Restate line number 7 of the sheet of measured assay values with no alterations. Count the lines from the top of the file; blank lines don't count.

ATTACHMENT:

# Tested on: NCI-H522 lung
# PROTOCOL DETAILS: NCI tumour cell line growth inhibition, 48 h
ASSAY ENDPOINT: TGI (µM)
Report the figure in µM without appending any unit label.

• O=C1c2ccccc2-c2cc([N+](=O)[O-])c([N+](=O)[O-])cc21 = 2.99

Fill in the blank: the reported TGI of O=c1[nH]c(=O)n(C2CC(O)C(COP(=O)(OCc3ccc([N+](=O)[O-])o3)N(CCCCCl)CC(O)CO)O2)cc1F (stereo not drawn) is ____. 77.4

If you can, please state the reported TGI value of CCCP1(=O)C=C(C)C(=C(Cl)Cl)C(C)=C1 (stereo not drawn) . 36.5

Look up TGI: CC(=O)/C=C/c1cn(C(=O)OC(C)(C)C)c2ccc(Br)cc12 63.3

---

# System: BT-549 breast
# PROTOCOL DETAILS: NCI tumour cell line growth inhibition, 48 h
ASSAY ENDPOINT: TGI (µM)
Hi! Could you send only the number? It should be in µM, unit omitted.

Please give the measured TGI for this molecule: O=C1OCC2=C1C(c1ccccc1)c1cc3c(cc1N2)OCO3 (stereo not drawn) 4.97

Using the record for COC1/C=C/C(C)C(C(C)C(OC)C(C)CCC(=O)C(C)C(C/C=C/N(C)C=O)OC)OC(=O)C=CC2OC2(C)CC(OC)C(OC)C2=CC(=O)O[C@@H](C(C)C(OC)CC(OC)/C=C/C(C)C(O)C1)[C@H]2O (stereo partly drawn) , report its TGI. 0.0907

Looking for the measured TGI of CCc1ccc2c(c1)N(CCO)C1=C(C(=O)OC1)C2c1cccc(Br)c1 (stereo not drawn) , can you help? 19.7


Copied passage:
If you can, please state the reported TGI value of CCCP1(=O)C=C(C)C(=C(Cl)Cl)C(C)=C1 (stereo not drawn) . 36.5